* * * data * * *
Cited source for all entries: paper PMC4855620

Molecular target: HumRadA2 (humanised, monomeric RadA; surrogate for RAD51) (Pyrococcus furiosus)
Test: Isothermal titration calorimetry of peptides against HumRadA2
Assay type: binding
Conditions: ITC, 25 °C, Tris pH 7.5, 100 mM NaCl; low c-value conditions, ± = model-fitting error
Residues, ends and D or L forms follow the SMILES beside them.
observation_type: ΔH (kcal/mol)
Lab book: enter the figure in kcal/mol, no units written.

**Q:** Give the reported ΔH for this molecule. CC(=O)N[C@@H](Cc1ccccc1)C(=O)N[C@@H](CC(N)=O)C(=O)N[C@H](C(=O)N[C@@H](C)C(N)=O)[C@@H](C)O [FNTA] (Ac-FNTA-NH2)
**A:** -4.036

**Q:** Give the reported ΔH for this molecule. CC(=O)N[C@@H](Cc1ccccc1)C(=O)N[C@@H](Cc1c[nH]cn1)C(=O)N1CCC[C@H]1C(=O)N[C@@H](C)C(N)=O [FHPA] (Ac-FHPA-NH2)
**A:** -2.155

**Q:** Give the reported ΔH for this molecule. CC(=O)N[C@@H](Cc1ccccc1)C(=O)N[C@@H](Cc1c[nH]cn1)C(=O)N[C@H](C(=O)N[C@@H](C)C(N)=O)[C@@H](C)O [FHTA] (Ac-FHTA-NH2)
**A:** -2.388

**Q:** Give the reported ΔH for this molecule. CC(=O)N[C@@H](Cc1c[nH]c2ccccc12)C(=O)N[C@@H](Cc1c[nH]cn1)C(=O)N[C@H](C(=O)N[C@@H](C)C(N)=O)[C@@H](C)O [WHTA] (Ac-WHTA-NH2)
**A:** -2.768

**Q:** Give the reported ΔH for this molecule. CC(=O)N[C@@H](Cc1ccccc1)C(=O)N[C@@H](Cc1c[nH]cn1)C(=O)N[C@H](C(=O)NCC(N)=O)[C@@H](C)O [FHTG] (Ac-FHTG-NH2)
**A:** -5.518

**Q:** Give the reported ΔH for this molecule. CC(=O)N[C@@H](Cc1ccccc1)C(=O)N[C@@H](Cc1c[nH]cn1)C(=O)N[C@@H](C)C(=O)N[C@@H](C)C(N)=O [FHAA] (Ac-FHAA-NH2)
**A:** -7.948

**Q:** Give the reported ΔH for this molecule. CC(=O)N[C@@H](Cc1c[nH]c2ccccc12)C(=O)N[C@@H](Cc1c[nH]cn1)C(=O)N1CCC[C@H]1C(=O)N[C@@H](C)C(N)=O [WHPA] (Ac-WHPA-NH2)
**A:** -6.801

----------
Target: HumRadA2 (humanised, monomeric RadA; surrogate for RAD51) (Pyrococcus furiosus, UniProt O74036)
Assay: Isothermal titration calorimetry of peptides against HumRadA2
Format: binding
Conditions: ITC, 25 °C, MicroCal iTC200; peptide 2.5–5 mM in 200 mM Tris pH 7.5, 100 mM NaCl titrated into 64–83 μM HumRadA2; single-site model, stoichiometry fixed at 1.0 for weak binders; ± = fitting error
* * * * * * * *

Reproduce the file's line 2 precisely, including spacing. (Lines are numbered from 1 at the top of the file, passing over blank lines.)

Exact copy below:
Molecular target: HumRadA2 (humanised, monomeric RadA; surrogate for RAD51) (Pyrococcus furiosus)